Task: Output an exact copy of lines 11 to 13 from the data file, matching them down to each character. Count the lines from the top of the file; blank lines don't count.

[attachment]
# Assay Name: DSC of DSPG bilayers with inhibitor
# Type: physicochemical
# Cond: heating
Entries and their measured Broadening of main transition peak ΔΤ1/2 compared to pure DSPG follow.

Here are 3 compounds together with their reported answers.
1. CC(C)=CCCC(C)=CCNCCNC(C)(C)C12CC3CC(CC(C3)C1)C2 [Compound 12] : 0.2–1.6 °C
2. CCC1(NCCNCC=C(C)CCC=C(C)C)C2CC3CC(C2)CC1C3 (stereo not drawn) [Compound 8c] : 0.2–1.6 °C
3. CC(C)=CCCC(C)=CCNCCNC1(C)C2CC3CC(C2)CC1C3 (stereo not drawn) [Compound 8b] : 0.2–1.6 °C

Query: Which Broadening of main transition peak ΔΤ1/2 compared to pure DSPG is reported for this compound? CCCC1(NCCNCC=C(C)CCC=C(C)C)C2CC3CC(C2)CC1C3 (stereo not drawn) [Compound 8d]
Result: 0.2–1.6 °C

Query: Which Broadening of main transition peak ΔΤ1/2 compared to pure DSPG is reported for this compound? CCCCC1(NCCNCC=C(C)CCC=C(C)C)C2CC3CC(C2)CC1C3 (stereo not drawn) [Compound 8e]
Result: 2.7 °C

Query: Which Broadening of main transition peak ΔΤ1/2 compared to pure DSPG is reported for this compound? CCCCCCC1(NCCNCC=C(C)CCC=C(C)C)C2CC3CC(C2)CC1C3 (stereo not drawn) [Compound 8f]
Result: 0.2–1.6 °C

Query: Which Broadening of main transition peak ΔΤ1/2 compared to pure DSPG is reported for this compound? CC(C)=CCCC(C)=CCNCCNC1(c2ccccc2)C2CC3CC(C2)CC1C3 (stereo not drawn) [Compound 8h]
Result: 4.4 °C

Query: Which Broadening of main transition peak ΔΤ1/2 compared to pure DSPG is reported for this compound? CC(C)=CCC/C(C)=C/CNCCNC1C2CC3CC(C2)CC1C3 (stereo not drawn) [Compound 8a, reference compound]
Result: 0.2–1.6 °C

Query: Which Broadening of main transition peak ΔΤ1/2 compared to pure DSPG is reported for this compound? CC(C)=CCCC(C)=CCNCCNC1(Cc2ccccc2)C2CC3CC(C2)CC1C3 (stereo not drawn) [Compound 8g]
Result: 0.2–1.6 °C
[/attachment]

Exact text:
Query: Which Broadening of main transition peak ΔΤ1/2 compared to pure DSPG is reported for this compound? CCCCC1(NCCNCC=C(C)CCC=C(C)C)C2CC3CC(C2)CC1C3 (stereo not drawn) [Compound 8e]
Result: 2.7 °C

Query: Which Broadening of main transition peak ΔΤ1/2 compared to pure DSPG is reported for this compound? CCCCCCC1(NCCNCC=C(C)CCC=C(C)C)C2CC3CC(C2)CC1C3 (stereo not drawn) [Compound 8f]